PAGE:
LIVERPOOL HONOURS BICENTENARY OF BIRTH OF GLADSTONE
Liverpool is to celebrate the bicentenary of the birth of William Gladstone, four-time British Prime Minister, with a special exhibition celebrating his life.
The FREE exhibition, to launch on Tuesday, December 29th – 200 years exactly to the day of his birth – will be held at St George’s Hall in Liverpool, less than a mile from his birthplace at 62 Rodney Street.
The three month long exhibition, which ends on March 27 2010, will be situated in the Gladstone Gallery in the Grade 1 listed hall and will feature items such as records, diaries and books from his career, Gladstone merchandise such as pottery and ceramics, newspaper cuttings of the day and a bust donated by John Moores University.
As part for the celebrations, launched by Liverpool’s Deputy Lord Mayor, Councillor Hazel Williams, a series of talks will be held on the day by local historians exploring the different stages of his life from Gladstone’s childhood in Liverpool, his political career to the world in which he operated.
One of the outstanding statesmen of the 19th century, Gladstone was instrumental in shaping modern-day democracy in Britain from reforming voting rights and meritocracy in the army, to free education and advocating Irish Home Rule.
An MP for more than 50 years, the son of a Scottish merchant also served as Chancellor of the Exchequer where he passed a bill cutting publishing duties paving the way for cheaper newspapers and more publications.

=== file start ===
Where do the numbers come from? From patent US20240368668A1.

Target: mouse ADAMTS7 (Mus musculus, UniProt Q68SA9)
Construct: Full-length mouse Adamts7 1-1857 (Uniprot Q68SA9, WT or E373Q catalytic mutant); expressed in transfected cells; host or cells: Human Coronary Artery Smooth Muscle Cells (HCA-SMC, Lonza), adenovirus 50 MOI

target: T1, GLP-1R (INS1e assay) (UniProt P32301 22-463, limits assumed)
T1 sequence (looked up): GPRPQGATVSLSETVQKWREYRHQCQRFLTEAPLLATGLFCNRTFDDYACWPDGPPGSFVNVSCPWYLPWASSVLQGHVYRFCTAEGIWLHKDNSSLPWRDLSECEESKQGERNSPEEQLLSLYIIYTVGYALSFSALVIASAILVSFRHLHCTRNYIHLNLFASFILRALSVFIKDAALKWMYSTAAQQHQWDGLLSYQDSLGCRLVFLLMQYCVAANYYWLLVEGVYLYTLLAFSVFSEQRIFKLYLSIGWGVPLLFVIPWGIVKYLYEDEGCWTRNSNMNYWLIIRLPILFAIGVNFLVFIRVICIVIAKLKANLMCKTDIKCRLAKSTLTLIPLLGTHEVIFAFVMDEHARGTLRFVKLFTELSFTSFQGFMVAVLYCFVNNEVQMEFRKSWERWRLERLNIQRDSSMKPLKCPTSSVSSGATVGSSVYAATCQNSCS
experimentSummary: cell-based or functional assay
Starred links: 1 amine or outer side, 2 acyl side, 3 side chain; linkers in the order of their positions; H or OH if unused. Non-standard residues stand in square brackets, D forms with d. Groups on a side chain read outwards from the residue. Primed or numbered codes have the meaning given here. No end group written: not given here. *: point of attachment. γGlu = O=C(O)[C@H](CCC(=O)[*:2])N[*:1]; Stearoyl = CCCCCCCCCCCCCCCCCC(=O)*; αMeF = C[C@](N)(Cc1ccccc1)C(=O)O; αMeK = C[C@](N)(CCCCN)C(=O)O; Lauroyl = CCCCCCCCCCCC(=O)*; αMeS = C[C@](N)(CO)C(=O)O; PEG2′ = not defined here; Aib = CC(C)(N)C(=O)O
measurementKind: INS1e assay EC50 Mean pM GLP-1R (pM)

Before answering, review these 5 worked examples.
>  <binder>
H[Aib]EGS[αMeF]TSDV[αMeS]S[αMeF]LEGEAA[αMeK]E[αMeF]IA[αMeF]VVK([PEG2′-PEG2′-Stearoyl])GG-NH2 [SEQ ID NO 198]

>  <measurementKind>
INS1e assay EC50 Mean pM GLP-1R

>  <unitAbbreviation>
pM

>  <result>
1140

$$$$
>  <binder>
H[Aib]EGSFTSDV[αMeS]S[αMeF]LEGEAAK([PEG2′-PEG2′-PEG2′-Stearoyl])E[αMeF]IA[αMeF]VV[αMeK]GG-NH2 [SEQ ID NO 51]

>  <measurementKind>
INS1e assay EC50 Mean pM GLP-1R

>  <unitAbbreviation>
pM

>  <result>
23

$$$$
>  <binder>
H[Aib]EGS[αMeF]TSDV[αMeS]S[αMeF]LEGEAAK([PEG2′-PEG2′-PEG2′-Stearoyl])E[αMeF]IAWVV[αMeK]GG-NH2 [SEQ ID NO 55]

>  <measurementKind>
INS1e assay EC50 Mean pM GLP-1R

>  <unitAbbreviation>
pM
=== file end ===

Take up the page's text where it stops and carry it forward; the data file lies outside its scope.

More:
Cited by Winston Churchill, who also represented both the Liberal and Conservative Party, as one of his greatest inspirations, Gladstone was equally famous for his frosty relationship with Queen Victoria and his political rivalry with Benjamin Disraeli, who like Gladstone is also honoured with a statue at St George’s Hall.
In 1895, at the age of 85, Gladstone bequeathed £40,000 (equivalent to approximately £3.31 million today) and much of his library to found St Deiniol’s Library in Hawarden, Wales, the only residential library in Britain. Despite his advanced age, he himself hauled most of his 32,000 books a quarter of a mile to their new home, using his wheelbarrow.
In 1896, in his last noteworthy speech, he denounced Armenian massacres by Ottomans in a talk delivered at Liverpool to 7,000 people at the now-gone Henglers Circus near West Derby Road.
Gladstone died on 19 May 1898 at Hawarden Castle, Hawarden, Flintshire aged 88. His coffin was transported on the London Underground before his state funeral at Westminster Abbey, at which the Prince of Wales (the future Edward VII) and the Duke of York (the future George V) acted as pallbearers.